A planting puzzle!

This past weekend I wanted to get more seeds started, particularly tomato plant seeds. So I picked up another "Jiffy" seed starting kit -- one that is specifically for tomato plants. The "pellets" are larger than the ones I used before so you can't start as many plants, but the 16 in this kit should be plenty for me -- probably way more tomatoes than I need.

The problem is, I have a few different types of tomato seeds I want to start, and there's no simple way to divide up the 16 pods evenly.


I've got 4 types of seeds I've been soaking overnight:

"Perfect" you might have just said, "that's 4 rows of 4 types". Alas, as usual with my garden projects things are not that simple. You see, I'm planning on four plants of "red currant" tomato, but three of "Sweet 'n Neat", and only two of "Mega-bite" (since I already started a couple of those earlier). Plus there are three pepper plant seeds I want to put in here too:

So I've got a 4, two 3's, and a 2. That doesn't add up to 16. It doesn't make it easy to figure out which plants to put where either. Mixing up tomato seedlings is not nice either, as you usually can't tell them apart until they're much larger and already in the ground. So I need to keep these straight somehow...

I've got it!

Bits of string will get me out of this jam!

I outlined each little grouping of plants, trying to make sure that the pattern is not symmetrical in case I get the tray rotated. I also put the pepper plants in the middle, as they'll look different than the tomatoes and I'll be able to get reference from that:

Although the layout has been determined, I still don't have all of the cells filled. So I went to my seed archives to find some different tomato varieties.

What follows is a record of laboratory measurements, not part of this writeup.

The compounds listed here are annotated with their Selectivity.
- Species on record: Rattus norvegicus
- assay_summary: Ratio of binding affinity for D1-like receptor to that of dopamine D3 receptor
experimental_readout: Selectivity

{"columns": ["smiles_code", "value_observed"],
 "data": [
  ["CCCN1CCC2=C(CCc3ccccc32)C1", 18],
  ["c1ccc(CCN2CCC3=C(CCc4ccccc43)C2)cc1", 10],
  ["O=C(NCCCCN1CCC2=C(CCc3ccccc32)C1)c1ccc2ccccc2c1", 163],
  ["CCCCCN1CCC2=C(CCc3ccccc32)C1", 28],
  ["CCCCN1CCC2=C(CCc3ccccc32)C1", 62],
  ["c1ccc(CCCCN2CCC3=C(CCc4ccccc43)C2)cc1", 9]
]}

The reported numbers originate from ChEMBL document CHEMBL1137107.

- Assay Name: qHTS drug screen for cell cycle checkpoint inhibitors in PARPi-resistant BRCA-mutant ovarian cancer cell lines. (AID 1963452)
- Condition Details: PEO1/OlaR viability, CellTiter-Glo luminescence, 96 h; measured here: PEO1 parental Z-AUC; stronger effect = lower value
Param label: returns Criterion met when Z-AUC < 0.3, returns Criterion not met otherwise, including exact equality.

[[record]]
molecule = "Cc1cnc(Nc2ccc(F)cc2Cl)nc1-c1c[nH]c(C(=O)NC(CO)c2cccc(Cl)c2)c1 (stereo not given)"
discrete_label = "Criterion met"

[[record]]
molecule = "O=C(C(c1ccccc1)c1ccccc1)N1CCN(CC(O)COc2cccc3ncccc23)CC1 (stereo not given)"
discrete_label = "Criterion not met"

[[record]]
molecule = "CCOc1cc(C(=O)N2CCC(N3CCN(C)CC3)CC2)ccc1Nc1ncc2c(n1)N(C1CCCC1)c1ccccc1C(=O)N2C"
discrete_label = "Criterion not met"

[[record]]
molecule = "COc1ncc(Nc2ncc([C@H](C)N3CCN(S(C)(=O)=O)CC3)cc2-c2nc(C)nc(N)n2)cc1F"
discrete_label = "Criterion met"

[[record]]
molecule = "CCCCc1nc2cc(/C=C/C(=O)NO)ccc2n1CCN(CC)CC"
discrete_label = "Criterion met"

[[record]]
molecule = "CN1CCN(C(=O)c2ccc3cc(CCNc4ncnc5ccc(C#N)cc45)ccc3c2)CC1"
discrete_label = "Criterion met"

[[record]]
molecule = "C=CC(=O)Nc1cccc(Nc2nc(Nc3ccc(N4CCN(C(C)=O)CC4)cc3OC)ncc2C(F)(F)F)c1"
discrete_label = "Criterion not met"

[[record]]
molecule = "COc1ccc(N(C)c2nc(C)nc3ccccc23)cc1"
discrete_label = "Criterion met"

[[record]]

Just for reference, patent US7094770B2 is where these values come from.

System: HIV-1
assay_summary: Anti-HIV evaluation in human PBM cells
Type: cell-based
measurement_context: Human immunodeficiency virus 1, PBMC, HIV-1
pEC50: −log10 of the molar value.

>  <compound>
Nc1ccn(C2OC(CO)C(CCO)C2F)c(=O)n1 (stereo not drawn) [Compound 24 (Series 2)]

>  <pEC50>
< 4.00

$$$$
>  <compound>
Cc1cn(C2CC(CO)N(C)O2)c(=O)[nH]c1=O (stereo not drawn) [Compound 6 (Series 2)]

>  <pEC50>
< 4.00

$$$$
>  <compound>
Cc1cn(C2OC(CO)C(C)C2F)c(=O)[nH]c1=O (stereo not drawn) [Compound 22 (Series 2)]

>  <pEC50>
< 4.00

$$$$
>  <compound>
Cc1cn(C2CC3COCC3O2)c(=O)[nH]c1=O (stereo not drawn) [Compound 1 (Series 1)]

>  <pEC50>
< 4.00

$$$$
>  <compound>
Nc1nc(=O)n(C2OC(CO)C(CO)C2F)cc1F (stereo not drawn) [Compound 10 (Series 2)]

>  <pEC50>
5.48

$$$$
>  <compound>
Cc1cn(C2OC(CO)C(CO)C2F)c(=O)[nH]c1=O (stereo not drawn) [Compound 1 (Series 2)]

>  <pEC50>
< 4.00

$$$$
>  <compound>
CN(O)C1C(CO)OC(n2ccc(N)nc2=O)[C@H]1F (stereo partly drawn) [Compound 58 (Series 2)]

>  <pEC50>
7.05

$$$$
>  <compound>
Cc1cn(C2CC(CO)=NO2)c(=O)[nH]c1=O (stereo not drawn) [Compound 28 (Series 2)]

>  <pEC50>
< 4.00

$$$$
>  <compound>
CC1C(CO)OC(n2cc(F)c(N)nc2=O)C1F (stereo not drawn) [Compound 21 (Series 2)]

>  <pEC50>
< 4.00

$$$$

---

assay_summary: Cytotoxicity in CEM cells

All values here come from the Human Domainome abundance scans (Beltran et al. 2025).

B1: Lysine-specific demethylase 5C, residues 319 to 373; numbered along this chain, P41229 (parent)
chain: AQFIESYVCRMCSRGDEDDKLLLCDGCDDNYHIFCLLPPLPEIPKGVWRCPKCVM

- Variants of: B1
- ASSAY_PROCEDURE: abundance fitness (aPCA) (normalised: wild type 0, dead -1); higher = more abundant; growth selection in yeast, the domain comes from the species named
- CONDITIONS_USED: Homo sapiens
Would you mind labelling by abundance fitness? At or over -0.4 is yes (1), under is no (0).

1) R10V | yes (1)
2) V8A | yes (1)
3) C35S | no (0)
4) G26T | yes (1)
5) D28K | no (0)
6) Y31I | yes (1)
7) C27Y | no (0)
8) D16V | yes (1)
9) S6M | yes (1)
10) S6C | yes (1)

They're a little old, but should still germinate.

Although all of the tomato seeds I got this year are new to me and somewhat unusual, these older ones are more common: standards if you will. "Roma" and "Bush Early Girl". I was going to plant one of my favorites "Black Krim" but decided that I'd prefer to stick to smaller tomato plants this year and Black Krim gets big.

Here's my final layout, again written down because I don't want to have to worry about remembering:

Since these seeds are older I'm going to put three in each pod:

I didn't soak them either, so I hope they still sprout. If not, I'll just reseed the pods in a few weeks with something fresher.

Although I didn't show it, all of the seeds were buried slightly in the peat using a toothpick. I like to lay all of them on top of the pods first, then poke them all down at the same time. If I don't do that I might forget which pods are already seeded and end up with some double-planted cells.

So that's my tomato plants set for this year. If they germinate. I always worry about that, but know that if they don't for some reason I can always buy tomato plants at the garden centers once it warms up more.

That's not as much fun as growing from seed though, so for the next week or so I'll check these guys a couple of times a day, hoping for a glimpse of green.


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Steve Lau  – (March 19, 2011 at 7:49 PM)  

I just got a couple of these 72 peat pellet trays to try out, hoping they work better than the seed trays. I'm also growing several species of hot peppers including bhut jolokia, devil's tongue & cayenne since I've found out they perform very well in pots.

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